Postcards, once the go-to way of sharing scenes from one’s exotic travels with friends and family, have since been rendered largely irrelevant by the immediate posting abilities of sites like Instagram and Facebook. And perhaps for good reason.
A postcard snapshot of former West Berlin in 1964 just arrived at its rightful destination, 53 years after it was sent.
As the local Märkische Allgemeine (MAZ) newspaper reported last week, the postcard from Frau Frieda Lehmann’s grandchildren never reached her while she was alive, and only just arrived at the intended address in Luckenwalde, Brandenburg, around 70 kilometres south of Berlin.
A mail carrier brought it to the address of Frankenstraße 28 with the daily mail and left it with gardening company Moosgrün, located in the same mixed purpose building - probably because the carrier did not know where it belonged, the newspaper suspects.
Moosgrün employee Peggy Gerike said she first noticed something was off with the piece of mail when she saw that the two stamps on the card each cost 10 Pfennig - an old form of German coin.
Then she was shocked by the vintage appearance of the black-and-white images of Berlin’s Brandenburg Gate, Kaiser Wilhelm Memorial Church, and other landmarks. But the name on the postcard truly startled her.
“Frieda Lehmann – that was also my grandmother’s name,” Gerike said.
So she tried to find out who might remember the former resident of Frankenstraße.
The exact authors of the card were not clear. The message dating back to January 26th 1964 reads simply “Dear Oma” and is signed by “your children”.
It appears Frau Lehmann’s progeny were quite concerned about her because she had not checked in with them in some time. They were also eager to know whether “the wool” had arrived yet, and how the “slaughter fest” had gone.
Neighbours of the granny said Lehmann died some years ago. But the landlady, Brigitte Zdunek, who also runs a meat shop in the same building, knew the name immediately.
“That was a very kind, modest woman,” Zdunek said of the former tenant.
“She lived here in the house. She had a son named Wolfgang who was a carpenter.”
Zdunek said she could still remember Lehmann’s funeral, and that her son used to come to town in a chic, red sports car. But the landlady also said she believed the son had also since died.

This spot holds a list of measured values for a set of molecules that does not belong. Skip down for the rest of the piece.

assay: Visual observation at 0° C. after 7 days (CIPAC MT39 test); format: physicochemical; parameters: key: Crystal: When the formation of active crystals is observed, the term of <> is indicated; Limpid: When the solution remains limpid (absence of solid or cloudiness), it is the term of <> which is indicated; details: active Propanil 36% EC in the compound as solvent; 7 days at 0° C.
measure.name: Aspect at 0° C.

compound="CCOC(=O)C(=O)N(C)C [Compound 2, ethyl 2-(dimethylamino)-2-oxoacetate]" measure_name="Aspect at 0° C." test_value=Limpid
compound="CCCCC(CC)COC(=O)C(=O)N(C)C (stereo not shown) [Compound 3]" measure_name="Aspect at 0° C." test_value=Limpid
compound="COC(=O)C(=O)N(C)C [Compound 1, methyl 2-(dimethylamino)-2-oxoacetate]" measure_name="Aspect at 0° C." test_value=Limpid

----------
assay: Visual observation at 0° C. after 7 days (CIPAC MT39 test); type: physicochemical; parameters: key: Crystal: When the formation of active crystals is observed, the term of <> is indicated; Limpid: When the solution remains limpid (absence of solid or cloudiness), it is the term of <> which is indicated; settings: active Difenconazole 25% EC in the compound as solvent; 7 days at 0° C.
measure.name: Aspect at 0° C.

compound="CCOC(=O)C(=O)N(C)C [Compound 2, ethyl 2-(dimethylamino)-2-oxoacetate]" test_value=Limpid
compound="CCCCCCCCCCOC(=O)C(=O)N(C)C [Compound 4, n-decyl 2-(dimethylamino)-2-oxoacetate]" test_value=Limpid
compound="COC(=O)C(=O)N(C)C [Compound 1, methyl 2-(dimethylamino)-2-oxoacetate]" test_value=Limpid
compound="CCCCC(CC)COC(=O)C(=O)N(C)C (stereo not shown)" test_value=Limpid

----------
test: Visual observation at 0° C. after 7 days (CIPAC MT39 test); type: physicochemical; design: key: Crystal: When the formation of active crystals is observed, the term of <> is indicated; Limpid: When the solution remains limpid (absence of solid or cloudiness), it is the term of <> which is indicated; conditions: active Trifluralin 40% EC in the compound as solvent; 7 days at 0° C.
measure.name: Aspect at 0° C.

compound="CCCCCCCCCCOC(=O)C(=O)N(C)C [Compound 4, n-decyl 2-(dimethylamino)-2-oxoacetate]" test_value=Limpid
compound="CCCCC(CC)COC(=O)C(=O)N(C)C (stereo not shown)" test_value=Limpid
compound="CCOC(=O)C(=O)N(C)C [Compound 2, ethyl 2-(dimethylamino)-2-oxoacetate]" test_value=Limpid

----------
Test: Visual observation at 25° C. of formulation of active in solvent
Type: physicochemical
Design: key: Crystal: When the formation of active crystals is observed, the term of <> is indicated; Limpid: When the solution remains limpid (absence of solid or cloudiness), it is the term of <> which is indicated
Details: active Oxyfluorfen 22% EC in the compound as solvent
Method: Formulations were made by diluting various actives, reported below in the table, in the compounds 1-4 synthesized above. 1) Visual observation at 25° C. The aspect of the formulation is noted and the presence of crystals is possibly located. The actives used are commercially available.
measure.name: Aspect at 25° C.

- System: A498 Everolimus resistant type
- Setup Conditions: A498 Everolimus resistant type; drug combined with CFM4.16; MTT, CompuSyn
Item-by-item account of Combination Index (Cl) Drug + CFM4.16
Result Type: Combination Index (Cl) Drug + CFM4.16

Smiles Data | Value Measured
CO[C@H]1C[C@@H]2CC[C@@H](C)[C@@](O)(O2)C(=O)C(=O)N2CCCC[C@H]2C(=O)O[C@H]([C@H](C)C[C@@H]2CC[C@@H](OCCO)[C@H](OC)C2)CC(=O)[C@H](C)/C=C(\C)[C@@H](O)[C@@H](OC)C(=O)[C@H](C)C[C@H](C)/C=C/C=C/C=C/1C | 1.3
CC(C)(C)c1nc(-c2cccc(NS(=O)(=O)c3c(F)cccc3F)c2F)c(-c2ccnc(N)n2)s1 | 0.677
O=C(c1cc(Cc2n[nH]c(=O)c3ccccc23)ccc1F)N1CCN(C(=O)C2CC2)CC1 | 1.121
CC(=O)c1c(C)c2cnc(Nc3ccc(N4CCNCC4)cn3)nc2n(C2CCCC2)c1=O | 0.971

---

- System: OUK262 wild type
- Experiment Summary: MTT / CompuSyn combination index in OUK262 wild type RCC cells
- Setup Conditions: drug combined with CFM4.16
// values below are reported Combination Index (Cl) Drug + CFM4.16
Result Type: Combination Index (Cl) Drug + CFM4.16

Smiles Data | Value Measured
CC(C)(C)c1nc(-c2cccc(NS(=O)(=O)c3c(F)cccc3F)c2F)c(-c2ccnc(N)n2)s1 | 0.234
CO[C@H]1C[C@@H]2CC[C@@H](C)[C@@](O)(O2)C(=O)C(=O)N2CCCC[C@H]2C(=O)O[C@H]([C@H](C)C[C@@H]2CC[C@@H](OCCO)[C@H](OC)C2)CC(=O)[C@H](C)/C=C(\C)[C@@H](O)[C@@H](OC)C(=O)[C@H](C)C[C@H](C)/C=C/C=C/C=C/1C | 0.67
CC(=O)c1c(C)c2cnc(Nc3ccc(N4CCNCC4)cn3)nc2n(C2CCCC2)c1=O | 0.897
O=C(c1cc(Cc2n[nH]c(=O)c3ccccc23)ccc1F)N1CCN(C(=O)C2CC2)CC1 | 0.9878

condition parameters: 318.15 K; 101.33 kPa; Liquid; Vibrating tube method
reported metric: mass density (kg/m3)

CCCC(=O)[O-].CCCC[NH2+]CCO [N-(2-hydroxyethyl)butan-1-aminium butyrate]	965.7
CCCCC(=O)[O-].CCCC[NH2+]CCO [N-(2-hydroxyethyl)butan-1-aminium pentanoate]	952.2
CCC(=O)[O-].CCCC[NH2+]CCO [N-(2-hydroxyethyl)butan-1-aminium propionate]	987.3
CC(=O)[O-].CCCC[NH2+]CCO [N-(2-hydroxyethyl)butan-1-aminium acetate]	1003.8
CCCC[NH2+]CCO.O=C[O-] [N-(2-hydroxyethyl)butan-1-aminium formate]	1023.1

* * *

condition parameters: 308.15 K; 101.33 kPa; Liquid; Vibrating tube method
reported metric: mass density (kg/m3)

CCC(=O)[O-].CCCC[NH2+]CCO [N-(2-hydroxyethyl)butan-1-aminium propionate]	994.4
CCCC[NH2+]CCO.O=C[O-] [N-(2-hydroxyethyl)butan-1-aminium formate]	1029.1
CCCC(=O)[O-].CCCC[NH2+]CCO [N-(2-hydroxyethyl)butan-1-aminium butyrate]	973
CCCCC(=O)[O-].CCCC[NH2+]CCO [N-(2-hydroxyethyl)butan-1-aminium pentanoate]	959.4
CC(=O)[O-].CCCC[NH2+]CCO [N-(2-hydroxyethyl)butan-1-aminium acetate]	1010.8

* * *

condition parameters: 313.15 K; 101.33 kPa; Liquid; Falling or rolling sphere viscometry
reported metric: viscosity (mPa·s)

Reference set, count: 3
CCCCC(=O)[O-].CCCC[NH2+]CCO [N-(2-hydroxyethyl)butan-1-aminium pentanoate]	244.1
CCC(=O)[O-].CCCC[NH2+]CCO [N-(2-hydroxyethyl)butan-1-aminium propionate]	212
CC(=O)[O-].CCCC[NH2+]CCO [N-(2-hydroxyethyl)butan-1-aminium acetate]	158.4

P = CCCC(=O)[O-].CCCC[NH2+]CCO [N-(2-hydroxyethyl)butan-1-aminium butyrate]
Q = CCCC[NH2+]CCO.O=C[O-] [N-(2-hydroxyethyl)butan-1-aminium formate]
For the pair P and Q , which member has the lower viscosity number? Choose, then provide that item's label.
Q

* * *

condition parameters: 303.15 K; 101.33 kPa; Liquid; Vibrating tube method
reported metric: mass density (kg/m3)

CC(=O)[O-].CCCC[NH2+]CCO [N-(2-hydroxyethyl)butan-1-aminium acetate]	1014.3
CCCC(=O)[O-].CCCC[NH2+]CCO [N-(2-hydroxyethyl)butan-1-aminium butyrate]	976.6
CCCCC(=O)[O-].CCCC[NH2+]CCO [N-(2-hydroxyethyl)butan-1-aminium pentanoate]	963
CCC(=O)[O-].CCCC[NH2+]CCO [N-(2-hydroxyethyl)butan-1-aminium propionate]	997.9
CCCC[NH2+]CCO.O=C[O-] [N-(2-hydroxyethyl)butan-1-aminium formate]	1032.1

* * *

But many questions remain unanswered. Where was the postcard over the past half century? The postcard appeared to have a modern label indicating that the address had been written incorrectly, in particular the postcode for Luckenwalde.
All four corners of the card also had traces of some kind of glue or adhesive, indicating that perhaps the card had been stuck somewhere, the newspaper writes.
Because Luckenwalde was a part of former communist East Germany in 1964, and the postcard was coming from West Berlin, the newspaper also speculates that perhaps it was confiscated by the East’s secret Stasi police due to the images.
Spokeswoman from Berlin Deutsche Post Anke Blenn was also surprised by the Cold War artefact. Blenn confirmed to The Local that the card had indeed been delivered through their postal service. But she said she could only speculate as to how the letter ended up in their circulation of letters recently.
"We assume that the postcard in question - which was also stamped with old postage - was thrown into one of our mailboxes again by someone recently," Blenn told The Local in an email.
She explained to MAZ that it perhaps could have been uncovered after a long time through something like an estate sale, and the finder simply sent it on its way again in its original state.
"We can definitely rule out that the piece of mail was in the meantime somewhere in our sorting centres, or something like that," Blenn said. "That is logistically not possible."
Because the postcard had an old postcode for Luckenwalde, the address was not recognized in automatic sorting and therefore was sent to the sector for address research in the letter investigation centre. There the current and valid address were researched, a new address label was added, and the card was sent to the written address.
Blenn noted that within Germany, about 94 percent of all letters and postcards reach their intended recipients after only one day.
“The fact is that every delivery, regardless of its age or its outdated address will be reworked and sent - even after 53 years.”